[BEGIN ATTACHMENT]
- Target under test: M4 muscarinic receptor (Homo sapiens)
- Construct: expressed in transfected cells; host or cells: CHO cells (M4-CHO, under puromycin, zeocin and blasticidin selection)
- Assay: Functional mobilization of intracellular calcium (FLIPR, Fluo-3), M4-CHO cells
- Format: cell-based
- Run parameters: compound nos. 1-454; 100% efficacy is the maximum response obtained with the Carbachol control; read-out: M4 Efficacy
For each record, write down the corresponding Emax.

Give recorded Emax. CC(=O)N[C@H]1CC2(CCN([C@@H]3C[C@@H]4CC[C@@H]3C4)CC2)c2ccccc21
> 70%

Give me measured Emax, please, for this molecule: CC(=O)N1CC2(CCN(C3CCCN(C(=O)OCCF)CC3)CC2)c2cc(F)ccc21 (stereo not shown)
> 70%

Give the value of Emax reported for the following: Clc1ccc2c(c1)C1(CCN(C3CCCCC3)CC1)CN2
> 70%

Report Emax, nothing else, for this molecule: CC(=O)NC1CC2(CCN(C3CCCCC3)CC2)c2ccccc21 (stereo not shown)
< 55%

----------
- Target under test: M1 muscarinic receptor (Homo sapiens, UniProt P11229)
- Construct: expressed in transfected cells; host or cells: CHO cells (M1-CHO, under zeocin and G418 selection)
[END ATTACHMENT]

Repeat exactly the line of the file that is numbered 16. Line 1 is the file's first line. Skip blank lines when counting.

- Target under test: M1 muscarinic receptor (Homo sapiens, UniProt P11229)